Posts Tagged ‘false confessions’

Why Innocent People Confess — Update

Friday, October 8th, 2010

Last month, we wrote a piece here on reasons why innocent people wind up confessing to crimes they didn’t commit.  It’s a horrible thought, yet it happens far too often.  (For tips on defending cases involving a confession, see our CLE lecture over at West Legal Ed Center.)

Anyway, there’s a good article in the latest issue of New York Magazine called “I Did It: Why do people confess to crimes they didn’t commit?”  It’s worth a read, so we figured we’d give you all the link.

Temporary Incomprehension

Monday, October 4th, 2010

The blawgosphere was atwitter recently over that Kentucky murder trial where the defendant had confessed, but claimed it was a false confession, due to “sleep-deprived psychosis” from drinking too much coffee.  The jury didn’t buy it (here’s a short article on it).

Did that case remind anyone else of this short film?

Still Life

It’s no secret that sleep deprivation does crazy things to the brain.  Among other things, it dramatically impairs judgment and cognition, and for this reason has for decades been seen as a highly effective interrogation tool by intelligence agencies around the world.  No matter how well trained, most people are simply going to break after a fairly short period of disorientation and sleep deprivation.  Of course, sleep deprivation also results in hallucinations, extreme discomfort, and memory problems — as well as increased suggestibility — making useful interrogation under such circumstances a job requiring the utmost care and attention.  It’s worse than dealing with a young child (as we all know, children are enormously suggestible, so that their statements can be manipulated unwittingly even by one’s body language and tone of voice).  It’s like questioning a child who is stressing from sheer confusion, and who is also in a hypnotic state.  Suffice it to say that the slightest error by the interrogator can produce completely unreliable results, or at best results that must be artfully interpreted to divine what’s more likely to be the truth.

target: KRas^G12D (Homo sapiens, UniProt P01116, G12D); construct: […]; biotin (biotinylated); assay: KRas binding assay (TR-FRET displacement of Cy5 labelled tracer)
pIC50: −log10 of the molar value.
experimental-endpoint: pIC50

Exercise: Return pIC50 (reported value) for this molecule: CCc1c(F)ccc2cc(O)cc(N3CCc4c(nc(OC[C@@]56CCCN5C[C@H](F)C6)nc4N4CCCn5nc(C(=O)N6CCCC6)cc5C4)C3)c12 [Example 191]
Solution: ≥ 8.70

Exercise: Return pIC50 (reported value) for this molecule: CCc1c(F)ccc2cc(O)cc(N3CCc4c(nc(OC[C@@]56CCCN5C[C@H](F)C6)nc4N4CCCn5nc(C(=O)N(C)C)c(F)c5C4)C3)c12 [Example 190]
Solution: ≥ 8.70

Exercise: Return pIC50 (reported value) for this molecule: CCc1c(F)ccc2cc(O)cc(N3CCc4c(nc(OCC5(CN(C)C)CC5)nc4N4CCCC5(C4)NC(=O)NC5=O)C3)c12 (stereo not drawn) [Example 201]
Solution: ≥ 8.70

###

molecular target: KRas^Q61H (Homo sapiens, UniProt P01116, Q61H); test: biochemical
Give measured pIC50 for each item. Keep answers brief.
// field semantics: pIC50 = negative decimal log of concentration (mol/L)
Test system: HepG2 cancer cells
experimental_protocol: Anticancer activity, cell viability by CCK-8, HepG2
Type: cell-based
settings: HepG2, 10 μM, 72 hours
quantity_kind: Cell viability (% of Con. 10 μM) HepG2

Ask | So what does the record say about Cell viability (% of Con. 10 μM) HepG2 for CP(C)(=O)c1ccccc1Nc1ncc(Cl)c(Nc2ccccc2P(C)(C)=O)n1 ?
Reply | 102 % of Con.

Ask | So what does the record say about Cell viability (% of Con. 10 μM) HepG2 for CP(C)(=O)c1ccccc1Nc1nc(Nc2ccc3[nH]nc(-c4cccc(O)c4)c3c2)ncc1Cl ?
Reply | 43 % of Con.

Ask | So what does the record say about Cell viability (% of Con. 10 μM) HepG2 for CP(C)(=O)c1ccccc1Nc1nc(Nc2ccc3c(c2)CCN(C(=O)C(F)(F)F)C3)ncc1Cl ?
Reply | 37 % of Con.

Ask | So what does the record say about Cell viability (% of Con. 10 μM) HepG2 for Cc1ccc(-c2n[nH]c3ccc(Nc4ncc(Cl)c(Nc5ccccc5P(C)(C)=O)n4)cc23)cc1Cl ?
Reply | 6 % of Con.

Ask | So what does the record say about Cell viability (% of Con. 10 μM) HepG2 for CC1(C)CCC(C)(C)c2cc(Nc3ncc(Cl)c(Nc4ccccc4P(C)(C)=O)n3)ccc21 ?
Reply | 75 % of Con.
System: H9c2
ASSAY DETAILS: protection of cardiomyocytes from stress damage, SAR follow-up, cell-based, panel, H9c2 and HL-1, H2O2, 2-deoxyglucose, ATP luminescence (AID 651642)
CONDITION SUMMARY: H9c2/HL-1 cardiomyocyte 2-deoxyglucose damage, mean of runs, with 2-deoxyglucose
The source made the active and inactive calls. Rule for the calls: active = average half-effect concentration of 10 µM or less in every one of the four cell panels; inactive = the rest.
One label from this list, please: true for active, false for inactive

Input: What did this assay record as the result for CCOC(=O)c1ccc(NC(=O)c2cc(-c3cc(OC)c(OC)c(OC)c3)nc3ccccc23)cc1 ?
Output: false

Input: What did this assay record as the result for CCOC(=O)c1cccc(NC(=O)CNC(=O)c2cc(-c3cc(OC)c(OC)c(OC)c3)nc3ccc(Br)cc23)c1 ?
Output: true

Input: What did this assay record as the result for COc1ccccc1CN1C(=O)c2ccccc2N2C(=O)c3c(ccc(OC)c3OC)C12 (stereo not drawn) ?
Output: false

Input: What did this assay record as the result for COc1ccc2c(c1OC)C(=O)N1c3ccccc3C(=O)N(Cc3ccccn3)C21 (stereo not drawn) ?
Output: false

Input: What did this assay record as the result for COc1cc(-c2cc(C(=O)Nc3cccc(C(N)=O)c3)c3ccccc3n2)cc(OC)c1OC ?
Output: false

Suffice it also to say that the vast majority of law enforcement officers do not conduct interrogations with such extreme care.  If any do.

So this this defense, in and of itself, isn’t as laughable as (more…)

Why Innocent People Confess

Tuesday, September 14th, 2010

It should come as no surprise to anyone with any experience in criminal law that perfectly innocent people will sometimes confess to crimes they did not commit.  Perhaps they were in a suggestible state, and the police led them to believe they’d done it.  Maybe they were broken by the interrogation and said whatever the cops wanted to hear, just to end it.  Maybe they didn’t really confess, but had their words taken out of context (or invented) by the cops.  (For tips on defending cases involving a confession, see our CLE lecture over at West Legal Ed Center.)

In recent years, there has been growing attention to the phenomenon of false confessions, and folks have begun investigating the reasons why an innocent person will not only confess to a crime he didn’t commit, but will often do so with such detail that it seems impossible for them not to have committed it.  The New York Times had a decent article yesterday on this very phenomenon.  The article reports on a study by UVA (wahoowa!) law professor Brandon Garrett, into reasons why an innocent person may sometimes confess with extraordinary detail.

To defense lawyers, the new research is eye opening. “In the past, if somebody confessed, that was the end,” said Peter J. Neufeld, a founder of the Innocence Project, an organization based in Manhattan. “You couldn’t imagine going forward.”

The notion that such detailed confessions might be deemed voluntary because the defendants were not beaten or coerced suggests that courts should not simply look at whether confessions are voluntary, Mr. Neufeld said. “They should look at (more…)